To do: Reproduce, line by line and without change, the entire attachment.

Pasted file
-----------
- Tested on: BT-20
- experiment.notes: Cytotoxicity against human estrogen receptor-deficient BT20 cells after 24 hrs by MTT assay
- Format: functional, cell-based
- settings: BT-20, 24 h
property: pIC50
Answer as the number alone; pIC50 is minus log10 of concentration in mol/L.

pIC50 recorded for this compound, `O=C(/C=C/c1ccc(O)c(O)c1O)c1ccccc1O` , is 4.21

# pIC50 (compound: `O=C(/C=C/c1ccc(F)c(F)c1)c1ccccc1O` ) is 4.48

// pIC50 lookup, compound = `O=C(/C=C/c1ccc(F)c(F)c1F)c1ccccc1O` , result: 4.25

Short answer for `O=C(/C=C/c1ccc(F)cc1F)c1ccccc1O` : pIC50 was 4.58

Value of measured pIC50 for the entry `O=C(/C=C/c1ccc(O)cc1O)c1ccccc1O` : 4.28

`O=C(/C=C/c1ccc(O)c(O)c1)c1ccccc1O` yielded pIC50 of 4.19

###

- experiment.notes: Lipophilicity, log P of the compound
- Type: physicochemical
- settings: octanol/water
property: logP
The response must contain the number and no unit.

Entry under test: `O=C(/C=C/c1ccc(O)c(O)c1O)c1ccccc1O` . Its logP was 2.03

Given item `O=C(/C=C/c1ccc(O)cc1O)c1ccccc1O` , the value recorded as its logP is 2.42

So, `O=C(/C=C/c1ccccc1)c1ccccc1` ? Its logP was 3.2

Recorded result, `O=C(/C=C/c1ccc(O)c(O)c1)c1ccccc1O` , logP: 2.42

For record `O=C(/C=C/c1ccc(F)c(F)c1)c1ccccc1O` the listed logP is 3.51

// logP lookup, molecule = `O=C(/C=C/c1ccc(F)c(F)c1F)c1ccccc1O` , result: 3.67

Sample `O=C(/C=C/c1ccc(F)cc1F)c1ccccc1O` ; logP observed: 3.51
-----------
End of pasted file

- Tested on: BT-20
- experiment.notes: Cytotoxicity against human estrogen receptor-deficient BT20 cells after 24 hrs by MTT assay
- Format: functional, cell-based
- settings: BT-20, 24 h
property: pIC50
Answer as the number alone; pIC50 is minus log10 of concentration in mol/L.

pIC50 recorded for this compound, `O=C(/C=C/c1ccc(O)c(O)c1O)c1ccccc1O` , is 4.21

# pIC50 (compound: `O=C(/C=C/c1ccc(F)c(F)c1)c1ccccc1O` ) is 4.48

// pIC50 lookup, compound = `O=C(/C=C/c1ccc(F)c(F)c1F)c1ccccc1O` , result: 4.25

Short answer for `O=C(/C=C/c1ccc(F)cc1F)c1ccccc1O` : pIC50 was 4.58

Value of measured pIC50 for the entry `O=C(/C=C/c1ccc(O)cc1O)c1ccccc1O` : 4.28

`O=C(/C=C/c1ccc(O)c(O)c1)c1ccccc1O` yielded pIC50 of 4.19

###

- experiment.notes: Lipophilicity, log P of the compound
- Type: physicochemical
- settings: octanol/water
property: logP
The response must contain the number and no unit.

Entry under test: `O=C(/C=C/c1ccc(O)c(O)c1O)c1ccccc1O` . Its logP was 2.03

Given item `O=C(/C=C/c1ccc(O)cc1O)c1ccccc1O` , the value recorded as its logP is 2.42

So, `O=C(/C=C/c1ccccc1)c1ccccc1` ? Its logP was 3.2

Recorded result, `O=C(/C=C/c1ccc(O)c(O)c1)c1ccccc1O` , logP: 2.42

For record `O=C(/C=C/c1ccc(F)c(F)c1)c1ccccc1O` the listed logP is 3.51

// logP lookup, molecule = `O=C(/C=C/c1ccc(F)c(F)c1F)c1ccccc1O` , result: 3.67

Sample `O=C(/C=C/c1ccc(F)cc1F)c1ccccc1O` ; logP observed: 3.51